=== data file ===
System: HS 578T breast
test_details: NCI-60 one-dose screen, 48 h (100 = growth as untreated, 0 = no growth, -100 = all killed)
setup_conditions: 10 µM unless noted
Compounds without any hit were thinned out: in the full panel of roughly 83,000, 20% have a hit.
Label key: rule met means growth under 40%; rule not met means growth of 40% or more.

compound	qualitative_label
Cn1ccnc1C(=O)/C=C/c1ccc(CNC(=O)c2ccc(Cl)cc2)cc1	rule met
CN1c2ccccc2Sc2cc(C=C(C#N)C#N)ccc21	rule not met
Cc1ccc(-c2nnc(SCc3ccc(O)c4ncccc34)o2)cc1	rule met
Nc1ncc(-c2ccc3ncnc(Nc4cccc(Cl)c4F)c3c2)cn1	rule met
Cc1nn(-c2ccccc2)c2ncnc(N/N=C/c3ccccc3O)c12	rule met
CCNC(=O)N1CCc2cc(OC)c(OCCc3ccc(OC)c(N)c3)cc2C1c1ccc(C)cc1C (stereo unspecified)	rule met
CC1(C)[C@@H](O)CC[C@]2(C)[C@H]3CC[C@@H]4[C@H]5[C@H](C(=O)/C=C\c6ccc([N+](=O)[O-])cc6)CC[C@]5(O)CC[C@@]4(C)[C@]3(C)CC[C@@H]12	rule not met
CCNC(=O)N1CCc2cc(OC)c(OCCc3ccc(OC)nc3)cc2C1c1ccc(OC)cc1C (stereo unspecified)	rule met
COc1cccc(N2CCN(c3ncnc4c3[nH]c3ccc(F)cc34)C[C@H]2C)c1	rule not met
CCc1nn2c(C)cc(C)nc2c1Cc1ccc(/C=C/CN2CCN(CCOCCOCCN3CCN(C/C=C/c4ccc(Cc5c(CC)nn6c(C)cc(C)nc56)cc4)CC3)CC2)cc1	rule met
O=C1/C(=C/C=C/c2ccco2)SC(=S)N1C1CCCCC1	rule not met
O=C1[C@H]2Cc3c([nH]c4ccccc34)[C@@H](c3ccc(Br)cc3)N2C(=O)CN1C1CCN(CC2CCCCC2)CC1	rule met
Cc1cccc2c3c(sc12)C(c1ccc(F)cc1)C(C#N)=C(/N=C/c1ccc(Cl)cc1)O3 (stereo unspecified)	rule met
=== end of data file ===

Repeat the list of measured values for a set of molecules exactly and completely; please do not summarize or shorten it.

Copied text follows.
System: HS 578T breast
test_details: NCI-60 one-dose screen, 48 h (100 = growth as untreated, 0 = no growth, -100 = all killed)
setup_conditions: 10 µM unless noted
Compounds without any hit were thinned out: in the full panel of roughly 83,000, 20% have a hit.
Label key: rule met means growth under 40%; rule not met means growth of 40% or more.

compound	qualitative_label
Cn1ccnc1C(=O)/C=C/c1ccc(CNC(=O)c2ccc(Cl)cc2)cc1	rule met
CN1c2ccccc2Sc2cc(C=C(C#N)C#N)ccc21	rule not met
Cc1ccc(-c2nnc(SCc3ccc(O)c4ncccc34)o2)cc1	rule met
Nc1ncc(-c2ccc3ncnc(Nc4cccc(Cl)c4F)c3c2)cn1	rule met
Cc1nn(-c2ccccc2)c2ncnc(N/N=C/c3ccccc3O)c12	rule met
CCNC(=O)N1CCc2cc(OC)c(OCCc3ccc(OC)c(N)c3)cc2C1c1ccc(C)cc1C (stereo unspecified)	rule met
CC1(C)[C@@H](O)CC[C@]2(C)[C@H]3CC[C@@H]4[C@H]5[C@H](C(=O)/C=C\c6ccc([N+](=O)[O-])cc6)CC[C@]5(O)CC[C@@]4(C)[C@]3(C)CC[C@@H]12	rule not met
CCNC(=O)N1CCc2cc(OC)c(OCCc3ccc(OC)nc3)cc2C1c1ccc(OC)cc1C (stereo unspecified)	rule met
COc1cccc(N2CCN(c3ncnc4c3[nH]c3ccc(F)cc34)C[C@H]2C)c1	rule not met
CCc1nn2c(C)cc(C)nc2c1Cc1ccc(/C=C/CN2CCN(CCOCCOCCN3CCN(C/C=C/c4ccc(Cc5c(CC)nn6c(C)cc(C)nc56)cc4)CC3)CC2)cc1	rule met
O=C1/C(=C/C=C/c2ccco2)SC(=S)N1C1CCCCC1	rule not met
O=C1[C@H]2Cc3c([nH]c4ccccc34)[C@@H](c3ccc(Br)cc3)N2C(=O)CN1C1CCN(CC2CCCCC2)CC1	rule met
Cc1cccc2c3c(sc12)C(c1ccc(F)cc1)C(C#N)=C(/N=C/c1ccc(Cl)cc1)O3 (stereo unspecified)	rule met